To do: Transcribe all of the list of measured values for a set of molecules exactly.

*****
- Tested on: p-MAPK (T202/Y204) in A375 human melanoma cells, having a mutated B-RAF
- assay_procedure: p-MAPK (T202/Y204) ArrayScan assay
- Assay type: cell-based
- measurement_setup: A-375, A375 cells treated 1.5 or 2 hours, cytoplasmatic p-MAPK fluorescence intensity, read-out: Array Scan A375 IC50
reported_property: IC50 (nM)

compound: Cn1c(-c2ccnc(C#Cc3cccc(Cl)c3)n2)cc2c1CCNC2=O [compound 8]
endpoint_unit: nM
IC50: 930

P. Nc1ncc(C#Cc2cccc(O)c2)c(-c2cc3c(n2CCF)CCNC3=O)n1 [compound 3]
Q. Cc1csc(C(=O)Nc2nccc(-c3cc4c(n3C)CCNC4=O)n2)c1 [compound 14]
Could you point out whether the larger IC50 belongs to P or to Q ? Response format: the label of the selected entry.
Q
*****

- Tested on: p-MAPK (T202/Y204) in A375 human melanoma cells, having a mutated B-RAF
- assay_procedure: p-MAPK (T202/Y204) ArrayScan assay
- Assay type: cell-based
- measurement_setup: A-375, A375 cells treated 1.5 or 2 hours, cytoplasmatic p-MAPK fluorescence intensity, read-out: Array Scan A375 IC50
reported_property: IC50 (nM)

compound: Cn1c(-c2ccnc(C#Cc3cccc(Cl)c3)n2)cc2c1CCNC2=O [compound 8]
endpoint_unit: nM
IC50: 930

P. Nc1ncc(C#Cc2cccc(O)c2)c(-c2cc3c(n2CCF)CCNC3=O)n1 [compound 3]
Q. Cc1csc(C(=O)Nc2nccc(-c3cc4c(n3C)CCNC4=O)n2)c1 [compound 14]
Could you point out whether the larger IC50 belongs to P or to Q ? Response format: the label of the selected entry.
Q